Don’t Judge a Statue By Its Color: Alma Mater’s Color Doesn’t Represent What Students Think


The Alma Mater’s post will be empty until she returns in April.

Her long-awaited return may finally be over; the Alma Mater is scheduled to return to her post on Green and Wright streets in April.

She is celebrated “as a benign and majestic woman in scholastic robes, who rises from her throne and advances a step with outstretched arms, a gesture of generously greeting her children.”

Students are relieved to have the Alma Mater’s familiar face back. Her post seemed empty without her.

Her face may not look the way many remember. She was returned to her original bronze color, rather than her recent greenish color. The new color sparks emotions of fear of change and tradition.


The Alma Mater off campus before returning to her original color.
Photo from University of Illinois website.

Nina Nguyen, junior in molecular and cellular biology, wonders how the new color will be received by students. She pointed out that pictures of the green Alma Mater are all over campus. Her new color will take some adjustment.

Chris Bourg is a graduate student in accounting science. He is worried about the cost of fixes made to the Alma Mater. The University of Illinois at Urbana-Champaign reported that “the original cost of the project was $99,962.” The final cost is expected to be more around $360,000.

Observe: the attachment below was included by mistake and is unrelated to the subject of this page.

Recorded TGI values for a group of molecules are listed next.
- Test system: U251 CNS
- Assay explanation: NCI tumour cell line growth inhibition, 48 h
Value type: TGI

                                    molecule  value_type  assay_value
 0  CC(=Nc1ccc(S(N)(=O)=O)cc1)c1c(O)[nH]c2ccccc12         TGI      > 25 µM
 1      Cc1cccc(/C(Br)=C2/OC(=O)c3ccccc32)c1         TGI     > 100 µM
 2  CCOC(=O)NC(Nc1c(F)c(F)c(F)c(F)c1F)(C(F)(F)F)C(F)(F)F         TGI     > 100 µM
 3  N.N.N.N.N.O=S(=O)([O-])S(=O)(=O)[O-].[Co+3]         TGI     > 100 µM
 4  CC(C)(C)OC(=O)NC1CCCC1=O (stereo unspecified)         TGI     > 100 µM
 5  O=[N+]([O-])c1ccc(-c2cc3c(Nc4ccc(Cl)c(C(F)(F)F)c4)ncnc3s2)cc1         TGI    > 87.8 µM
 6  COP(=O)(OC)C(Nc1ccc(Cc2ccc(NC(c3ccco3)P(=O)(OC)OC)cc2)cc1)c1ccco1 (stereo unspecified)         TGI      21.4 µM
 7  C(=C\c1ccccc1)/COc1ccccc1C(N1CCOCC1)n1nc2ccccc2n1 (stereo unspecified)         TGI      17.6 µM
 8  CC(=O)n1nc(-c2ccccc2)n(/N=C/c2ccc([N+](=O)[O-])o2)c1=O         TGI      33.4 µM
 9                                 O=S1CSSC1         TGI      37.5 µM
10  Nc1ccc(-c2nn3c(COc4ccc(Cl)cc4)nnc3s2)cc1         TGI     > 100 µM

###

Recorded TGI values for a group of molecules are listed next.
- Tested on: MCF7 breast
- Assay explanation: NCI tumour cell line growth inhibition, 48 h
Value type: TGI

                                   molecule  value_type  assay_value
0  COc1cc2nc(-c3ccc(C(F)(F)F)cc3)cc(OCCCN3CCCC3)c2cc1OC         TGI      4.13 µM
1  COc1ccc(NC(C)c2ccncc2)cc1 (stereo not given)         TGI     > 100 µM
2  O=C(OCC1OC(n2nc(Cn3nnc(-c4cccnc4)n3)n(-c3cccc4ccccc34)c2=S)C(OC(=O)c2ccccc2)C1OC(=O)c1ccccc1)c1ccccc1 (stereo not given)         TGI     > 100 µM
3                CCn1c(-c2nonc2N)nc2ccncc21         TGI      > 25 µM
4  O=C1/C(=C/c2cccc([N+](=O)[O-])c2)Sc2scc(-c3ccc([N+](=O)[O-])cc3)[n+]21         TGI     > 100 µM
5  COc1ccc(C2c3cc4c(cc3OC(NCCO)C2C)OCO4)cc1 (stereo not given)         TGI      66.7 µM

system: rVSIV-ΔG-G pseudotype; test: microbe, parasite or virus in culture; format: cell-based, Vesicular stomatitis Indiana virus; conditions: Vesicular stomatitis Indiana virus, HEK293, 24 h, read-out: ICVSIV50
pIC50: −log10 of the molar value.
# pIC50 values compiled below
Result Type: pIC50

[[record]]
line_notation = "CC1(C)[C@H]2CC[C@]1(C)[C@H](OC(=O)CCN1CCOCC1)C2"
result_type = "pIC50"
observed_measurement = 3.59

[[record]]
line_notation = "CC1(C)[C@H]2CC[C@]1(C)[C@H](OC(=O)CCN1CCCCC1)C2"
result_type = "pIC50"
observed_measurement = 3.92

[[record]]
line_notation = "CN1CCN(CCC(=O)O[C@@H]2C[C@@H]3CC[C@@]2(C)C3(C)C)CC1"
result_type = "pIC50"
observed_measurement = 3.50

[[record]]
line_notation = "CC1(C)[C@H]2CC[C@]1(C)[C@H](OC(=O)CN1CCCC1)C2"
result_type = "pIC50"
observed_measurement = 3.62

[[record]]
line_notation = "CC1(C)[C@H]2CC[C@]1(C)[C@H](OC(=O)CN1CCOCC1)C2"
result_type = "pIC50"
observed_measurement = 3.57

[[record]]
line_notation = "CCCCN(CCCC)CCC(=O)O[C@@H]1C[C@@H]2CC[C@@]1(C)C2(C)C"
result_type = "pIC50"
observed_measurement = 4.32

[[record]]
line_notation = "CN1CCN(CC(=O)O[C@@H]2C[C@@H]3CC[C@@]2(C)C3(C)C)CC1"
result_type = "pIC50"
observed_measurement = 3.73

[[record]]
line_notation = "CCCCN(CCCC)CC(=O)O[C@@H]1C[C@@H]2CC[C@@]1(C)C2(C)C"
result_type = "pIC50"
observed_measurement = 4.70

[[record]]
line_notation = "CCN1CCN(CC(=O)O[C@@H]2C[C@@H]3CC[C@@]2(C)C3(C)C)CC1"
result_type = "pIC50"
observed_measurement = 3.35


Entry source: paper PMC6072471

The Alma Mater switching to her original color.
Photo from University of Illinois website.

In assignment 7, I aimed to capture what each color of the Alma Mater represented to students. I used an authority figure in the chemistry department, Christian Ray, to point out what the colors meant scientifically.

Listen for yourself on how students reacted to the Alma Mater’s color change.

This project was tricky to do, especially because I had to learn how to write a script. I think with more practice, I could get the hang of audio journalism. I enjoyed my first attempt.


I took my recorder and script under a blanket to make sure I blocked out sound I didn’t want in my narration.

Plus, it was fun to record my narration. Sure, I don’t like the sound of my own voice, but my selfie of recording under a blanket is pretty funny.

For those interested, the script for the audio piece is in a separate post on my blog.

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